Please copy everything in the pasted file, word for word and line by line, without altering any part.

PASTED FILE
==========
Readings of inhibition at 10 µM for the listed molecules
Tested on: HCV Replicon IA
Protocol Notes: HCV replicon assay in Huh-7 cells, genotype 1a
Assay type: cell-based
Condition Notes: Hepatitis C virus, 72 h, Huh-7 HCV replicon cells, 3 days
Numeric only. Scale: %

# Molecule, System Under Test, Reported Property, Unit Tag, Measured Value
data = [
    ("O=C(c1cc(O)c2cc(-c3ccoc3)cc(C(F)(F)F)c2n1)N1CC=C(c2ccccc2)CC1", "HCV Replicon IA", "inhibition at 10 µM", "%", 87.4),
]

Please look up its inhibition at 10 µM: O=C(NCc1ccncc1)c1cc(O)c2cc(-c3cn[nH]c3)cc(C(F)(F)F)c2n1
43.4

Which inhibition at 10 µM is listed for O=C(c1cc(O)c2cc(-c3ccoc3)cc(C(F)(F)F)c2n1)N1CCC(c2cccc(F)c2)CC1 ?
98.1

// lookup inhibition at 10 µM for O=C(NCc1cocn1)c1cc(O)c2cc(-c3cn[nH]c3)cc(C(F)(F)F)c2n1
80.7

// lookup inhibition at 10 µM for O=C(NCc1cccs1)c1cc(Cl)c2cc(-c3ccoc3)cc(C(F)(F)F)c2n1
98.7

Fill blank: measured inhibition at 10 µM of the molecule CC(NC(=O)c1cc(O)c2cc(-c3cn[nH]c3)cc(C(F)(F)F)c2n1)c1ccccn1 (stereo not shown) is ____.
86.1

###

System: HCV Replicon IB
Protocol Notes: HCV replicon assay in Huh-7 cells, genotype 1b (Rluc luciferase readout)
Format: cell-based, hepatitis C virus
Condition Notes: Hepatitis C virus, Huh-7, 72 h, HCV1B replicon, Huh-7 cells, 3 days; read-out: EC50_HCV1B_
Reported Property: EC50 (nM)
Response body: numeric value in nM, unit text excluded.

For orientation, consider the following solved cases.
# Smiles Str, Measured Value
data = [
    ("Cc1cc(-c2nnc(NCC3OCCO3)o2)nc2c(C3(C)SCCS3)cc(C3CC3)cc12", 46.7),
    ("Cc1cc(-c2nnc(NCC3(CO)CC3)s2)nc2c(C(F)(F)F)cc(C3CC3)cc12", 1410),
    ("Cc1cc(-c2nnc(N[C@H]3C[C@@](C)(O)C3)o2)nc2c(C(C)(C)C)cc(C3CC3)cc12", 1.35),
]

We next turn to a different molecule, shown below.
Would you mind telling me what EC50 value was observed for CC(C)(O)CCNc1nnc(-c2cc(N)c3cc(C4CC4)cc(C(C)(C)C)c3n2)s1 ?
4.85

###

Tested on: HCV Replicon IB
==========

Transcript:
Readings of inhibition at 10 µM for the listed molecules
Tested on: HCV Replicon IA
Protocol Notes: HCV replicon assay in Huh-7 cells, genotype 1a
Assay type: cell-based
Condition Notes: Hepatitis C virus, 72 h, Huh-7 HCV replicon cells, 3 days
Numeric only. Scale: %

# Molecule, System Under Test, Reported Property, Unit Tag, Measured Value
data = [
    ("O=C(c1cc(O)c2cc(-c3ccoc3)cc(C(F)(F)F)c2n1)N1CC=C(c2ccccc2)CC1", "HCV Replicon IA", "inhibition at 10 µM", "%", 87.4),
]

Please look up its inhibition at 10 µM: O=C(NCc1ccncc1)c1cc(O)c2cc(-c3cn[nH]c3)cc(C(F)(F)F)c2n1
43.4

Which inhibition at 10 µM is listed for O=C(c1cc(O)c2cc(-c3ccoc3)cc(C(F)(F)F)c2n1)N1CCC(c2cccc(F)c2)CC1 ?
98.1

// lookup inhibition at 10 µM for O=C(NCc1cocn1)c1cc(O)c2cc(-c3cn[nH]c3)cc(C(F)(F)F)c2n1
80.7

// lookup inhibition at 10 µM for O=C(NCc1cccs1)c1cc(Cl)c2cc(-c3ccoc3)cc(C(F)(F)F)c2n1
98.7

Fill blank: measured inhibition at 10 µM of the molecule CC(NC(=O)c1cc(O)c2cc(-c3cn[nH]c3)cc(C(F)(F)F)c2n1)c1ccccn1 (stereo not shown) is ____.
86.1

###

System: HCV Replicon IB
Protocol Notes: HCV replicon assay in Huh-7 cells, genotype 1b (Rluc luciferase readout)
Format: cell-based, hepatitis C virus
Condition Notes: Hepatitis C virus, Huh-7, 72 h, HCV1B replicon, Huh-7 cells, 3 days; read-out: EC50_HCV1B_
Reported Property: EC50 (nM)
Response body: numeric value in nM, unit text excluded.

For orientation, consider the following solved cases.
# Smiles Str, Measured Value
data = [
    ("Cc1cc(-c2nnc(NCC3OCCO3)o2)nc2c(C3(C)SCCS3)cc(C3CC3)cc12", 46.7),
    ("Cc1cc(-c2nnc(NCC3(CO)CC3)s2)nc2c(C(F)(F)F)cc(C3CC3)cc12", 1410),
    ("Cc1cc(-c2nnc(N[C@H]3C[C@@](C)(O)C3)o2)nc2c(C(C)(C)C)cc(C3CC3)cc12", 1.35),
]

We next turn to a different molecule, shown below.
Would you mind telling me what EC50 value was observed for CC(C)(O)CCNc1nnc(-c2cc(N)c3cc(C4CC4)cc(C(C)(C)C)c3n2)s1 ?
4.85

###

Tested on: HCV Replicon IB